Another rapidly growing form of tax fraud involves the filing of fraudulent Federal or State tax returns after stealing a Taxpayer’s identity. This normally occurs early in the tax filing season, when most Taxpayers haven’t yet filed their tax returns. It can take months to resolve tax fraud cases and fully correct the damage caused by these fraudulent tax filings.
One form of tax fraud that is becoming more widespread involves Taxpayers receiving unexpected telephone calls or emails from someone posing as a tax authority agent (IRS or State), and threatening severe legal action for outstanding unpaid taxes, unless the Taxpayer makes an immediate payment.
Neither the IRS nor State tax authorities will telephone or email Taxpayers threatening such aggressive legal actions. If you have a tax problem, you will always be contacted by First Class Mail or Certified Mail.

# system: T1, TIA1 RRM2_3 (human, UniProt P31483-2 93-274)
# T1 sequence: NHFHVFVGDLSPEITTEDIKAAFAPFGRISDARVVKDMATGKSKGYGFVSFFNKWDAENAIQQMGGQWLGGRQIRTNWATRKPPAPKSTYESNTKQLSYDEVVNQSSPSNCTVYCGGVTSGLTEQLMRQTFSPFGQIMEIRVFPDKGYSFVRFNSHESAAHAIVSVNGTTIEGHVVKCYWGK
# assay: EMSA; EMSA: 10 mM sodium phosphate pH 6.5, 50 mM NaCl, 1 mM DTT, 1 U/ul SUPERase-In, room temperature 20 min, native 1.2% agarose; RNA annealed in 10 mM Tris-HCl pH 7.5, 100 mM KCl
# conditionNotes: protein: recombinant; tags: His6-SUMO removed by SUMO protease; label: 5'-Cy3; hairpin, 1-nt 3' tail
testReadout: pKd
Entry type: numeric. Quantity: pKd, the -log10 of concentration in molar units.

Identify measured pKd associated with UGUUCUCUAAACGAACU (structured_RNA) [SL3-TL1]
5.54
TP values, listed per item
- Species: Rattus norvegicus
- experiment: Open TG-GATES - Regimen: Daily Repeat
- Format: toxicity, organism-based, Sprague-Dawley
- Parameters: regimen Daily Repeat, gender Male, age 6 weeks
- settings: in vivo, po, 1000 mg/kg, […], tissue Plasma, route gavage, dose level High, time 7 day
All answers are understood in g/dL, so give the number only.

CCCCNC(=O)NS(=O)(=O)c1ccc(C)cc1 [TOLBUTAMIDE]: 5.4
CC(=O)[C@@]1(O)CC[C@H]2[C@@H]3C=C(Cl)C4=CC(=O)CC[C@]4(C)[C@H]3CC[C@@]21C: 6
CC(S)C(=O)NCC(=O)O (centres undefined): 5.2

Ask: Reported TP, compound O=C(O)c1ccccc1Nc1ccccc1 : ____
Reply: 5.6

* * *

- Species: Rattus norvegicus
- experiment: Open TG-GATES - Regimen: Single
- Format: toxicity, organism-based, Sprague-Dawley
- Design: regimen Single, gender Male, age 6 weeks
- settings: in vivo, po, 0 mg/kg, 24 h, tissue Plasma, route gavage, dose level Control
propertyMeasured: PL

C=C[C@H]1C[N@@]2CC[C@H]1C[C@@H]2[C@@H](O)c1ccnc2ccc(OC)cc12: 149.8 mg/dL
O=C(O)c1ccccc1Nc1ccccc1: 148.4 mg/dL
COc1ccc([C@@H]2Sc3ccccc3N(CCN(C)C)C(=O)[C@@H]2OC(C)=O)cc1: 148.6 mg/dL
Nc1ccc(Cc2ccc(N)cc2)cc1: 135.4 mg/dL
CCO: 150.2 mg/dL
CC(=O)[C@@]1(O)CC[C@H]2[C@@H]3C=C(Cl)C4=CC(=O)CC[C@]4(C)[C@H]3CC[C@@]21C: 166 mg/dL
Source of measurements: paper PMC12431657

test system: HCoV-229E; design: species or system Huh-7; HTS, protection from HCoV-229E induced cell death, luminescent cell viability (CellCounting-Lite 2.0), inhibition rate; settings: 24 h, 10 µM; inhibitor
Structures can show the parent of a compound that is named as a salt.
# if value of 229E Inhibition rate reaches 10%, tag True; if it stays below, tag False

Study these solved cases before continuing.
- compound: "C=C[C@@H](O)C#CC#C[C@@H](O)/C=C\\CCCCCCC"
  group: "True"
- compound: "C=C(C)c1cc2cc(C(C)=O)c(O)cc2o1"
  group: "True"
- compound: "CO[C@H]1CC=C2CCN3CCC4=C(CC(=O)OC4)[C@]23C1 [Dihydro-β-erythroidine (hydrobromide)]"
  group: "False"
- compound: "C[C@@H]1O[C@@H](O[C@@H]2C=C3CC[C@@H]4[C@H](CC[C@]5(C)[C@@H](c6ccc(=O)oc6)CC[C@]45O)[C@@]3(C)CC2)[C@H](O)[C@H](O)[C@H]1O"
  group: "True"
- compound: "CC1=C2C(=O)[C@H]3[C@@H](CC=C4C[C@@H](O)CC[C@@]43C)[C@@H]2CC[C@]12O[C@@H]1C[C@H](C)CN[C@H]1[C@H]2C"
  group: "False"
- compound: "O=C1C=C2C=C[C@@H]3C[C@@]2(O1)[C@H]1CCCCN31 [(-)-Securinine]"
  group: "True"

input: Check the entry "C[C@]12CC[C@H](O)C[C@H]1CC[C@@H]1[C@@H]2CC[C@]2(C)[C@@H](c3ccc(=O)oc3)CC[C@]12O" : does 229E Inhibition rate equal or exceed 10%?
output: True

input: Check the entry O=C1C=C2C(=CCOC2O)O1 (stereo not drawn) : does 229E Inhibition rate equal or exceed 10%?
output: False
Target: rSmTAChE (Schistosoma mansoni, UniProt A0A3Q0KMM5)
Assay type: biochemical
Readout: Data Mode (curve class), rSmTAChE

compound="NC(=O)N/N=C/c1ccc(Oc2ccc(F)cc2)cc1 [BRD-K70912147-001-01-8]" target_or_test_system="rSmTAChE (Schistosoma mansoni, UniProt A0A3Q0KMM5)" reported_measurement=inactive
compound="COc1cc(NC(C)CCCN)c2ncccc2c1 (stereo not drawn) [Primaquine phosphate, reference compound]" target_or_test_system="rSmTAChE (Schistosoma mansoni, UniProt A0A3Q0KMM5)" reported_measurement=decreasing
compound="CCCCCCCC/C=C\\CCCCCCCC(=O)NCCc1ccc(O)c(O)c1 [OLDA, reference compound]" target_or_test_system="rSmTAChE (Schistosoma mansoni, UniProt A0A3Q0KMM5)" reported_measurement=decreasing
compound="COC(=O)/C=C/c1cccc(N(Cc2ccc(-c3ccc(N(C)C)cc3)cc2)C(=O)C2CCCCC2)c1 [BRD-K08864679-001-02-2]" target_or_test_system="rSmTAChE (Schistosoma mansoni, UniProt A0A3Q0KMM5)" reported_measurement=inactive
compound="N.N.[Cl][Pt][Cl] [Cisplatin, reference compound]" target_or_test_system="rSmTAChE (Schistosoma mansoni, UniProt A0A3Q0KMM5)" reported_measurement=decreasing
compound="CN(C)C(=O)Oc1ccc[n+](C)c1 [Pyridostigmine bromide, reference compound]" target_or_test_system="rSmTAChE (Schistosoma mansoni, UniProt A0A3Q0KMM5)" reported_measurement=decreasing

● Do not routinely carry your Social Security card or other documents displaying your SSN. When you must carry these documents, never leave them unattended.
● Only share your SSN when you initiate the contact, or when you are certain the request is legitimate.
● Regularly monitor activity on your bank and credit card accounts. Check your credit report at least annually.
● Protect your personal computer by using a firewall and anti-virus software. Secure your mobile devices with a strong password.
● Shred any unneeded documents that contain personal or financial information, before you dispose of them.
● If you receive any written notifications via the United States Postal Service from either the IRS or your State tax authority,
notify EQUIS immediately.
● If you receive any telephone calls from supposed tax authority agents, do not provide any information whatsoever. Hang up your phone, and notify EQUIS immediately.
● If you receive any emails from supposed tax authority agents, do not open the email. Delete the email, and notify EQUIS immediately.